Explosive and unpredictable. If you’d told me 10 years ago I’d use those words to describe Nashville’s dining scene, I’d have called you crazy. But today, Nashville is a culinary destination, and the city’s food scene has never been more vibrant or more volatile. Restaurants pop up and shutter overnight, and that leads to both good and bad things. 

The bad things are ridiculous lines, a glut of chains, and the heartbreaking closings of some Nashville dining stalwarts. The good things are too many to list, but the most important is this: You will never be at a loss for a great meal in Nashville, whether you want cornbread and collards at a meat-and-three, a marbled ribeye at an upscale steakhouse, a greasy cheeseburger at a dive bar, or a mind-bending culinary experience at a high-end restaurant. (And yes, we have hot chicken too.) Nashvillians love food, they love people, and they love connecting the two. So let’s eat.


RESERVATIONS & PLANNING—It’s a good idea to make reservations at any restaurant that takes them, particularly for dinner. Most restaurants take reservations using OpenTable though many upscale places use Resy. You may also be able to virtually add your name to a list at restaurants that don’t accept reservations using the Nowait app. If you can’t score a table, try to eat at the bar; in many instances, you’ll learn more there than at the table by talking to locals or bartenders about what to do next. If you’re a serious beer drinker in search of one special local brew, check out Untappd, a geosocial networking service that shows you what and where people are drinking right now. 

WHEN TO DINE—Nashville-area restaurants are less busy early in the week than on weekends, though all get slammed regularly these days. If you’re flexible, try to space your meals out so they’re not at peak dining hours—eat an early or late lunch or an early dinner; you’ll be amazed how much headache you can avoid if you hit a spot at 2:45pm rather than high noon. 

BARGAINS—Lunch is an excellent, economical way to check out a fancy restaurant. At higher-end restaurants that offer it (many don’t), you can get a sense of the dinner menu without breaking the bank.

DRESS CODES—Few fine-dining establishments in Nashville adhere to strict dress codes with the notable exception of Bourbon Steak. Nice jeans are the norm at most moderately priced and expensive restaurants.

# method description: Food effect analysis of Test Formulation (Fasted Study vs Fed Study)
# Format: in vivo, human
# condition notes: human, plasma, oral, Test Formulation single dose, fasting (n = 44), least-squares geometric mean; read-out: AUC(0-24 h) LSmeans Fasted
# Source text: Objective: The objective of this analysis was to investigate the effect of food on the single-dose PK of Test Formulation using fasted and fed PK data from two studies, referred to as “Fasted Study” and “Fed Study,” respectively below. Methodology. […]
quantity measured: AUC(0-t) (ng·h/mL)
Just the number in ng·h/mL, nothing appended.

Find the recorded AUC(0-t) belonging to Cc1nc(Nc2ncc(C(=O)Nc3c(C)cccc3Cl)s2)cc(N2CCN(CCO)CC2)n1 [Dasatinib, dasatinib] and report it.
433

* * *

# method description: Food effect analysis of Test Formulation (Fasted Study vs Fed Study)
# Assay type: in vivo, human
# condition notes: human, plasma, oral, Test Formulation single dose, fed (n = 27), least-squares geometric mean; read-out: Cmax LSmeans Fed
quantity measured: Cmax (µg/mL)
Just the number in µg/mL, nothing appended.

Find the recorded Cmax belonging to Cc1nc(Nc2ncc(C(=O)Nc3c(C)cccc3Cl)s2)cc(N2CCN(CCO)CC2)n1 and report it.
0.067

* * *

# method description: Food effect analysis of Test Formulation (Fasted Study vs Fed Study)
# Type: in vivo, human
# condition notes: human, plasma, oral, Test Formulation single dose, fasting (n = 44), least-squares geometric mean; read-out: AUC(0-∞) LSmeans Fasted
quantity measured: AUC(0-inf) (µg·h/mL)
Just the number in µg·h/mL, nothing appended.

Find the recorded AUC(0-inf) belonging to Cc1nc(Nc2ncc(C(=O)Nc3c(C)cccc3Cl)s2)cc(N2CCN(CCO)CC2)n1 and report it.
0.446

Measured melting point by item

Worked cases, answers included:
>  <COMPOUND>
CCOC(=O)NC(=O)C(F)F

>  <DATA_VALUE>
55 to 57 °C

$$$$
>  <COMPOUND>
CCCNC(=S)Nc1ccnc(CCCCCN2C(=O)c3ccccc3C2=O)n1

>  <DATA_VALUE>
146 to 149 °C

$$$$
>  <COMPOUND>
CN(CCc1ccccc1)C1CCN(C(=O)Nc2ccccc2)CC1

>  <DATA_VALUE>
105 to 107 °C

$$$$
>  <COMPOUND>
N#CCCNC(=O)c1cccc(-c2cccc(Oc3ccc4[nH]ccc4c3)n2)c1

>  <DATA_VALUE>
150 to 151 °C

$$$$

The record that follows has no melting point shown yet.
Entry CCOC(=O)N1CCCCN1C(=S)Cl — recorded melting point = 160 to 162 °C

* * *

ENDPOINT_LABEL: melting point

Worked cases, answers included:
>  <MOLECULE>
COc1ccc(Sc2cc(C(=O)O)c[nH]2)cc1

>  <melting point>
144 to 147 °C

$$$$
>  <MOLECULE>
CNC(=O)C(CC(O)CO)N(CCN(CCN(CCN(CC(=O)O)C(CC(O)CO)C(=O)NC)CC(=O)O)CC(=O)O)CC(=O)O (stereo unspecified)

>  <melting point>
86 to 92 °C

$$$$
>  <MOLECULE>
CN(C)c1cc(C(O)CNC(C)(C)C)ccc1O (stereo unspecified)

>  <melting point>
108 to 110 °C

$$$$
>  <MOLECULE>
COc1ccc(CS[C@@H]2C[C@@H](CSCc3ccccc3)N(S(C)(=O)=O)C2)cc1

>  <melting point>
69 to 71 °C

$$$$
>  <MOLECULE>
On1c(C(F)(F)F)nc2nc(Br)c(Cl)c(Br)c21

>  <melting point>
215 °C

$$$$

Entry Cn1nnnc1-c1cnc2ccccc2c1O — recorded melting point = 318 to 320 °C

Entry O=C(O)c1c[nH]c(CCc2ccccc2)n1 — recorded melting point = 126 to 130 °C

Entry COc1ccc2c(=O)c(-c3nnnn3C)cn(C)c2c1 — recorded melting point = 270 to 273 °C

HOTEL DINING—Historically, hotel dining in Nashville was subpar pretty much everywhere except the Hermitage. That is not the case anymore. Most good hotels also have good restaurants, and restaurants worth seeking out even if you’re not staying there, such as Henley (at the Kimpton Aertson), Marsh House (at Thompson Nashville), and Gray & Dudley (at 21c Museum Hotel).  

FOOD TOURS: In any given week, you can take food-focused tours around town. The best are those offerred by  Walk Eat Nashville, during which top food writers with industry expertise will lead you on a trek through a neighborhood (East Nashville, Midtown, Downtown) stopping in at five or six restaurants for hot chicken, biscuits, or barbecue while regaling you with tales of food lore and a playlist or two.

ALL DAY CAFES--The all-day cafe concept has taken hold in Nashville. That’s great for tourists because you can grab coffee, breakfast, lunch, dinner, and drinks any time, which facilitates easy itinerary-free travel. Downtown’s Pinewood Social or Pink Hermit (231 6th Ave N. in the Hermitage Hotel) are where to go in that sight-rich area. In East Nashville, there’s chef Julia Jaksic’s beautiful Cafe Roze (1115 Porter Rd.; tel. 615/645-9100) and sister restaurant Roze Pony in West Nashville, both of which are local go-tos for perfect gin martinis, raw oysters, and seasoned, satisfying cuisine.